This is true of its unique approach to the JRPG formula, too. Since its inception, the SaGa series has been driven by curious exploration of game systems, with unusual levelling systems and relatively freeform party composition that leave a lot of room to experiment. SaGa Frontier takes that to another level, combining the series’ usual semi-random character growth with new quirks. A vast array of potentially recruitable characters—but whose availability depends on all sorts of other factors—make the options for building a party both functionally limitless and immensely satisfying as you delve into the systematic details.
It’s a game full of opaque little things that seem annoying at first—like almost no items being sellable, except for the select few that a handful of vendors are specifically looking for—that just add interesting layers to the flow of the game once you start to make sense of them. It’s a game where grinding can be both your saving grace and your downfall, due to how battle count (rather than party level itself) affects enemy levels, but where exploring the limits of that system and the potential impacts it has on everything else can be its own adventure. It’s a game where, even within the same scenario, different playthroughs can be wildly different just because you picked up a character that you didn’t last time, or did a few side-quests in a different order.
SaGa Frontier isn’t “non-linear” in the videogame marketing buzzword sense, but genuinely freeform in a way that few games are, even today. It’s a big toybox full of things that interact with one another in curious ways, and a space to explore those interactions.
A consequence of this, certainly in the original game, is that it can be hard to find your way. Some scenarios are more guided than others, but in general, SaGa Frontier is a game that’s not interested in trying to tell you where to go or what to do—an approach that can be both liberating and frustrating. This is broadly true of SaGa Frontier Remastered, but there are a few welcome additions that can help limit some of the fumbling in the dark that comes with this sort of setup. The big one is a story summary that updates as you progress, doubling as a sort of pseudo quest log with clues about what to do next—a handy point of reference if you find yourself getting lost or get too distracted with exploration and forget what’s going on.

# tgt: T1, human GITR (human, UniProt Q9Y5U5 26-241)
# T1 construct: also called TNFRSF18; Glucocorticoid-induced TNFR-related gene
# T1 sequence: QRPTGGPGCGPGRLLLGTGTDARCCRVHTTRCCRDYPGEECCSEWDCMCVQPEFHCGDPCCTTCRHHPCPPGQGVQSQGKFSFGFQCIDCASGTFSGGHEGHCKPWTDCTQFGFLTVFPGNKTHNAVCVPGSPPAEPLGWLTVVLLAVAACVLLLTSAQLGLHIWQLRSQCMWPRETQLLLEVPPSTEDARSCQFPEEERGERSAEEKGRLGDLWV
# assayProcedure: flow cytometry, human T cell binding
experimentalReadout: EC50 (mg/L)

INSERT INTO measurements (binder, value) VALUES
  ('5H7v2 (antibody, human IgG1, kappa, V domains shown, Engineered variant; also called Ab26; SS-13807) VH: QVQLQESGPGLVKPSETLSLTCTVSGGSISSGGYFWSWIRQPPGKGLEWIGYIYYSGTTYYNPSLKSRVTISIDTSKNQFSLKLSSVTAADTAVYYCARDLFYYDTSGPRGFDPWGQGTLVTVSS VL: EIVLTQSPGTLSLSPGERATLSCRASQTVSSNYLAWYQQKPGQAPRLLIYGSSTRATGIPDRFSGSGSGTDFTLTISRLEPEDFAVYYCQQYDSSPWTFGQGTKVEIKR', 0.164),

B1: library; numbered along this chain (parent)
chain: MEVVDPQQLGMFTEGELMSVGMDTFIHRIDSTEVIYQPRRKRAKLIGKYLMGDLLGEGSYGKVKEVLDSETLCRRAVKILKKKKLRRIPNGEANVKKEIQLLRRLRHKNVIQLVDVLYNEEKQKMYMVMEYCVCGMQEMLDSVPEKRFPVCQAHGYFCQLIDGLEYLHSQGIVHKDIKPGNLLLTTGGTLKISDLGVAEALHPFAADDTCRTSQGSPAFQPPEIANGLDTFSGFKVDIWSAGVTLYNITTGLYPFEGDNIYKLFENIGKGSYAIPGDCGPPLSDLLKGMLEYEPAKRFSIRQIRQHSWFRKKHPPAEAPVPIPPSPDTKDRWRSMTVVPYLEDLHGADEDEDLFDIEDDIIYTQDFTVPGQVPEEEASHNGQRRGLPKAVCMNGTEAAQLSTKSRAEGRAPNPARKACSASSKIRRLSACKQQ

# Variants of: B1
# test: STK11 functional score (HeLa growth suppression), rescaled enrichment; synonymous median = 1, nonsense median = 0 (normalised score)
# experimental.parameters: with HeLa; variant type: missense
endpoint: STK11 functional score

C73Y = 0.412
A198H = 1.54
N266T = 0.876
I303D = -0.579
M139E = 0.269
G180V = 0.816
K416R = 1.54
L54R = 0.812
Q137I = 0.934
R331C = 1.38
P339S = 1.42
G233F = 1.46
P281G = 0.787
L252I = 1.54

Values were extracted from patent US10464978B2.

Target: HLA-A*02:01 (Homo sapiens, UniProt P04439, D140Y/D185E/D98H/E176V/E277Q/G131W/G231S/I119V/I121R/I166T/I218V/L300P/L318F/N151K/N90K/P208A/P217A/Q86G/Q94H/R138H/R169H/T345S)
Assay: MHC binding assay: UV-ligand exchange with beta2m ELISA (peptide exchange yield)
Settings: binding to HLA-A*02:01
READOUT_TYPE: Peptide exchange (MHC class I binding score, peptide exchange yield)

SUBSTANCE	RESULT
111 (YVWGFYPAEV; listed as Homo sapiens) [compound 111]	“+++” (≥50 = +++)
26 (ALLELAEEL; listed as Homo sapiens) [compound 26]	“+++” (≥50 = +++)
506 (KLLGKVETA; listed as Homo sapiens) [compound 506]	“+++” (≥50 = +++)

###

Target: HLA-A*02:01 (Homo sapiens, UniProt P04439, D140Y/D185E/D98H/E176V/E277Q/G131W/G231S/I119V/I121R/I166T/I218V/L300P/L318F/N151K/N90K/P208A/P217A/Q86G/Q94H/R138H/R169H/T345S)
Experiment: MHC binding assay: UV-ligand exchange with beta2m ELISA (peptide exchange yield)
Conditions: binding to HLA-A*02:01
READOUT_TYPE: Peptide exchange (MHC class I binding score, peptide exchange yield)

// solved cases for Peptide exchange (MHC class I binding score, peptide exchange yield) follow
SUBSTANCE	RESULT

SaGa Frontier Remastered is full of these sorts of tweaks that help address some of the more frustrating elements of the original. There’s an auto-equip function now, better stat display for equipment, exit markers on the maps, high-speed functions, the option to flee battles, and a New Game + function, among other little balance changes and the like. The important part is that there’s nothing that undermines the nature of the game in the way a lot of “fixes” potentially could—just as in its storytelling, the little quirks in SaGa Frontier’s game design are a huge part of what gives it its identity, and what makes it so enjoyable. (And yes, the junk shop glitch and gold ingot trick remain very much intact, for those who enjoy a good infinite money exploit.)
In an odd way, even the remastered visuals feel in keeping with the original game’s rebel spirit. The character sprites look like they’ve been completely redrawn—keeping the same style, but in crisp, clean HD. On the other hand, pre-rendered backgrounds and most enemies look like they’re upscaled from original assets, with the artifacts and blurriness that comes with that. It’s not as severe as what we saw in the remastered version of Final Fantasy IX, but in contrast to the characters, it’s noticeable. In any other game, this would be disorienting, but in SaGa Frontier, it just adds to the scrappy atmosphere.
But the most significant change in SaGa Frontier Remastered is the extra content, taken directly from things that were planned for the original version but had to get cut late in the piece. Asellus, once the worst victim of the chopping block, now gets her (rather moving) story told in full. So too does Fuse, the missing eight protagonist who acts as a thread tying all the others together, finally has his own scenario like he was always meant to. Unlocked after the first time you complete one of the others, Fuse’s story shows the events of other scenarios from his unique perspective, with more chapters unlocking as you complete other routes—all building up to the grand true ending that comes from completing all eight of them. These are wonderful additions, not just in terms of having more stuff to explore and play around with, but in terms of finally letting SaGa Frontier feel whole.
It would have been easy to take this remaster too far, to polish it too much in search of broader appeal. But its messiness, its scrappy nature, and the surreal atmosphere that stems from that are precisely what make SaGa Frontier as memorable and beloved as it is among its cult of fans. Restored content, revamped visuals, and new conveniences are great to have, but SaGa Frontier Remastered‘s greatest achievement is how it keeps the maverick soul of the original alive for a new generation to enjoy.
A review copy was provided to Shindig by the publisher.